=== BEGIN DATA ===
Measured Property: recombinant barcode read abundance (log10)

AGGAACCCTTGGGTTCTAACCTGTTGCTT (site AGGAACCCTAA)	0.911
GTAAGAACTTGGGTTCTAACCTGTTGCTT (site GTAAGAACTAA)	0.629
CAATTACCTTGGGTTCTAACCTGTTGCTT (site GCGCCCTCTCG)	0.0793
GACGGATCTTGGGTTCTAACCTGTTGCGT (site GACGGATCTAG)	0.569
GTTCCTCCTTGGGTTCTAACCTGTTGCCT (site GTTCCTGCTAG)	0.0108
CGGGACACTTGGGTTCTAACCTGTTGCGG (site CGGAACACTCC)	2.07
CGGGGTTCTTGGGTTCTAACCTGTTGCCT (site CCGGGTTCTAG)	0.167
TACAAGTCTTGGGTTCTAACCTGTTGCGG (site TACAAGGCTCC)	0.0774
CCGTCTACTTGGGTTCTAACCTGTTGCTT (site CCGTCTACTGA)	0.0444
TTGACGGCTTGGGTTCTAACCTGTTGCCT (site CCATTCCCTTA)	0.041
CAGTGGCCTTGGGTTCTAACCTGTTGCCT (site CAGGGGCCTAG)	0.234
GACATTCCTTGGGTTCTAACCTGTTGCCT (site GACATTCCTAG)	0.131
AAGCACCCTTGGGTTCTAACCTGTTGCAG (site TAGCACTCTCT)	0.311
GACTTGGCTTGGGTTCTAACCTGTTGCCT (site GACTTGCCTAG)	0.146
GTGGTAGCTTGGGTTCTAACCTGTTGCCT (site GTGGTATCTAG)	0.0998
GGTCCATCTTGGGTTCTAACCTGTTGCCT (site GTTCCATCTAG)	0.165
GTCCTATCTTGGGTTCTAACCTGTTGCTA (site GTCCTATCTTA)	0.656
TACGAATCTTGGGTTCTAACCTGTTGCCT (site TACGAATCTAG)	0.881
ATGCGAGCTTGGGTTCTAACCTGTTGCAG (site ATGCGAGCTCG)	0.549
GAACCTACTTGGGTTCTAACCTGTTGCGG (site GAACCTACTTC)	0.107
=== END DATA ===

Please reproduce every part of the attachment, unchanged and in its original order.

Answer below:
Measured Property: recombinant barcode read abundance (log10)

AGGAACCCTTGGGTTCTAACCTGTTGCTT (site AGGAACCCTAA)	0.911
GTAAGAACTTGGGTTCTAACCTGTTGCTT (site GTAAGAACTAA)	0.629
CAATTACCTTGGGTTCTAACCTGTTGCTT (site GCGCCCTCTCG)	0.0793
GACGGATCTTGGGTTCTAACCTGTTGCGT (site GACGGATCTAG)	0.569
GTTCCTCCTTGGGTTCTAACCTGTTGCCT (site GTTCCTGCTAG)	0.0108
CGGGACACTTGGGTTCTAACCTGTTGCGG (site CGGAACACTCC)	2.07
CGGGGTTCTTGGGTTCTAACCTGTTGCCT (site CCGGGTTCTAG)	0.167
TACAAGTCTTGGGTTCTAACCTGTTGCGG (site TACAAGGCTCC)	0.0774
CCGTCTACTTGGGTTCTAACCTGTTGCTT (site CCGTCTACTGA)	0.0444
TTGACGGCTTGGGTTCTAACCTGTTGCCT (site CCATTCCCTTA)	0.041
CAGTGGCCTTGGGTTCTAACCTGTTGCCT (site CAGGGGCCTAG)	0.234
GACATTCCTTGGGTTCTAACCTGTTGCCT (site GACATTCCTAG)	0.131
AAGCACCCTTGGGTTCTAACCTGTTGCAG (site TAGCACTCTCT)	0.311
GACTTGGCTTGGGTTCTAACCTGTTGCCT (site GACTTGCCTAG)	0.146
GTGGTAGCTTGGGTTCTAACCTGTTGCCT (site GTGGTATCTAG)	0.0998
GGTCCATCTTGGGTTCTAACCTGTTGCCT (site GTTCCATCTAG)	0.165
GTCCTATCTTGGGTTCTAACCTGTTGCTA (site GTCCTATCTTA)	0.656
TACGAATCTTGGGTTCTAACCTGTTGCCT (site TACGAATCTAG)	0.881
ATGCGAGCTTGGGTTCTAACCTGTTGCAG (site ATGCGAGCTCG)	0.549
GAACCTACTTGGGTTCTAACCTGTTGCGG (site GAACCTACTTC)	0.107